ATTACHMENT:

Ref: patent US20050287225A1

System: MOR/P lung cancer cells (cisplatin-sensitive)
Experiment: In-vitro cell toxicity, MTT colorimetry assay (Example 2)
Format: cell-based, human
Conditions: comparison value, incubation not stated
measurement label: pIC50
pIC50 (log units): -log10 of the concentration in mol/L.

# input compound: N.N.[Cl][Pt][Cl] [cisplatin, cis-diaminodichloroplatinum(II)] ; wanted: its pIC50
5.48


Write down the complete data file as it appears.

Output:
Ref: patent US20050287225A1

System: MOR/P lung cancer cells (cisplatin-sensitive)
Experiment: In-vitro cell toxicity, MTT colorimetry assay (Example 2)
Format: cell-based, human
Conditions: comparison value, incubation not stated
measurement label: pIC50
pIC50 (log units): -log10 of the concentration in mol/L.

# input compound: N.N.[Cl][Pt][Cl] [cisplatin, cis-diaminodichloroplatinum(II)] ; wanted: its pIC50
5.48